The passing of Bed Bath & Beyond CFO Gustavo Arnal on Friday, which the retailer announced on Sunday, puts the business in another crisis. According to Reuters, the chief financial officer died on Friday after falling from the “Jenga” tower in New York’s Tribeca neighborhood.
NBC News reported that Arnal, 52, passed away “days after the retail chain announced it would close about 150 of its more than 700 namesake stores and lay off about 20% of its 32,000 employees after its stock fell more than 21% last Wednesday and 65% in the past year, according to The Associated Press. Follow Our website satiknews.com for the latest updates.
Statement By Board Of Directors
As the independent chair of the Bed Bath & Beyond Inc. board of directors, Harriet Edelman said in a statement, “I wish to extend our sincere condolences to Gustavo’s family. Gustavo will be remembered for all he worked with for his leadership, talent, and stewardship of our Company. I am proud to have been his colleague, and he will truly be missed by all of us at Bed Bath & Beyond and everyone who had the pleasure of knowing him.
Few Companies Have Succession Plans In Place
The untimely passing of senior corporate executives, which can cause a crisis for businesses and organizations, emphasizes the necessity of succession plans, policies, and procedures, as well as the significance of including such events in crisis management plans.
When employees don’t see opportunities for job advancement, they may leave some firms because they aren’t even informed that they are the successors. The technique becomes much more helpful when a senior executive passes away abruptly. It puts pressure on HR and top leaders to rapidly fill the position, according to Rymasha.
According to Catherine Rymsha, a visiting lecturer in management at the University of Massachusetts Lowell, “One firm I deal with used to plan for execs primarily for emergencies, without any regard for preparedness of successors.”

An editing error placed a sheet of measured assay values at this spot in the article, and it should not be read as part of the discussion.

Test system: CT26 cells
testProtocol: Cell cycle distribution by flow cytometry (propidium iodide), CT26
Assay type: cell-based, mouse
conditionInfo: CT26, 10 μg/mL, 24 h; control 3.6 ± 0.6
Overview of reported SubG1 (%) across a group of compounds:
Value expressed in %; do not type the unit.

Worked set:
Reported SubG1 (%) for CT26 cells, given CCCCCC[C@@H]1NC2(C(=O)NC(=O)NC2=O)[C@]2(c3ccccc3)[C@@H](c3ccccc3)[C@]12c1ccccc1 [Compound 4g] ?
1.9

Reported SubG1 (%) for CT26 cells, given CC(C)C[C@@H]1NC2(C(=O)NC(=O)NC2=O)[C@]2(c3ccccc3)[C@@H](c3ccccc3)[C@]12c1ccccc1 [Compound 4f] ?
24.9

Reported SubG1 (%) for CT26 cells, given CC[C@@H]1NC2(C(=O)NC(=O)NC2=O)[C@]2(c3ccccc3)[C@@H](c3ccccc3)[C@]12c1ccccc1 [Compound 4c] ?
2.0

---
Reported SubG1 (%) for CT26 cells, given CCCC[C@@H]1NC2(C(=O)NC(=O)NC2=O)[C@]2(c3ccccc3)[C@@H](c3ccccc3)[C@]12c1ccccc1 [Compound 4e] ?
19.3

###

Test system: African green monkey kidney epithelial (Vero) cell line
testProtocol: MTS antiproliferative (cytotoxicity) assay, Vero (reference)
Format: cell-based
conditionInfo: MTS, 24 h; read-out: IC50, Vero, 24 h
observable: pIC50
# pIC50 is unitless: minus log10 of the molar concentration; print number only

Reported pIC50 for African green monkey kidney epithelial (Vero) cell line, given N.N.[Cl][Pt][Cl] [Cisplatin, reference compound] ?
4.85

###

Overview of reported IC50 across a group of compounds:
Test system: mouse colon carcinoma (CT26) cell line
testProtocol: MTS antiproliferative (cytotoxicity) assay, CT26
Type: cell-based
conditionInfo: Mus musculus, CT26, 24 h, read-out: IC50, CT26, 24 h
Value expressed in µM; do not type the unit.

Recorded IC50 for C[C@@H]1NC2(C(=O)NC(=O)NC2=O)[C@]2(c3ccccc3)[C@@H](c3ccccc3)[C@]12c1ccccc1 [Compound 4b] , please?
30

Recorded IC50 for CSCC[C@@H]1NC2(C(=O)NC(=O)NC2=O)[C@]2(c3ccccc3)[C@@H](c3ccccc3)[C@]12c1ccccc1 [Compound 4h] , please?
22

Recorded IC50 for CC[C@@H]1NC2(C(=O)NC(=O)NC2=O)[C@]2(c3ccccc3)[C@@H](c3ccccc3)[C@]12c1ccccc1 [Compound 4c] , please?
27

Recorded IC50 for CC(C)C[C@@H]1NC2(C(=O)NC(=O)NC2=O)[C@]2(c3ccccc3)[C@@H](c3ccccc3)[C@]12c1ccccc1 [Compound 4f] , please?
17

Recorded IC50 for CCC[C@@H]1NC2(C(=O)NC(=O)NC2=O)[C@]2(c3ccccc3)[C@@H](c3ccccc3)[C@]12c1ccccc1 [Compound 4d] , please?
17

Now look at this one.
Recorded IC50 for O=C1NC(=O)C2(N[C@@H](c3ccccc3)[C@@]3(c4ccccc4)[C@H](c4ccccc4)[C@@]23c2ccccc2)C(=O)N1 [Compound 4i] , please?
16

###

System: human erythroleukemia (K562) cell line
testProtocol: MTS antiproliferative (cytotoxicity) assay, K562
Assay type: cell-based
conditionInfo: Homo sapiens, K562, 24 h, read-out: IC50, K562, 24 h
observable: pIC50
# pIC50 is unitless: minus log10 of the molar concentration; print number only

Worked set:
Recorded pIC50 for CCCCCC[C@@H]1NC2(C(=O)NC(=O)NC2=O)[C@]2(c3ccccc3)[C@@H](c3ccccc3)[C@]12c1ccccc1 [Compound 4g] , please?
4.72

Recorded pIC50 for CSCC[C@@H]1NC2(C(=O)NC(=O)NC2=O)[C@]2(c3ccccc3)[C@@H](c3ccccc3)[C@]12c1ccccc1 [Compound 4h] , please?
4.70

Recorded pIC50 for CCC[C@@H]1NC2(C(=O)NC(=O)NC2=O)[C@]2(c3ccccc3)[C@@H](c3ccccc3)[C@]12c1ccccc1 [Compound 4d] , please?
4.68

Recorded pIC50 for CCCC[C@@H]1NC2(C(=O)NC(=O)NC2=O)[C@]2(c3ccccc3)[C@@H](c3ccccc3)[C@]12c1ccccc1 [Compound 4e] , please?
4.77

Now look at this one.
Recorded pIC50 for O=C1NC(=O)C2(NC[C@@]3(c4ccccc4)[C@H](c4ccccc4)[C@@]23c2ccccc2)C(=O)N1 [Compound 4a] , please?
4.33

No Good Reason
“There is no compelling justification to excuse the widespread error of failing to plan for business succession. Some corporate executives are excessively preoccupied with today’s problems. Some people subconsciously dislike the idea that they won’t live forever, or they believe succession will occur organically, according to Deloitte.
When employees don’t see opportunities for job advancement, they may leave some firms because they aren’t even informed that they are the successors. The technique becomes much more helpful when a senior executive passes away abruptly. It puts pressure on HR and top leaders to rapidly fill the position, according to Rymasha. For the latest news, follow us on Google News.
Preoccupied With Other Issues
But if you’re not thinking about it right now, you might need a wake-up call, especially in the very competitive job market of today. For unprepared businesses, everything points to a hiring desert. Although some businesses are late to the party, it’s still not too late. Boards can take action right away to make sure that their plans are equipped to handle future problems, according to the post.
According to a post on the Harvard Law School forum on corporate governance last month, “Understandably, many companies have been preoccupied with the major economic disruption in the market and may not have invested the time or leveraged the expertise of their board members to focus on effective CEO succession planning.”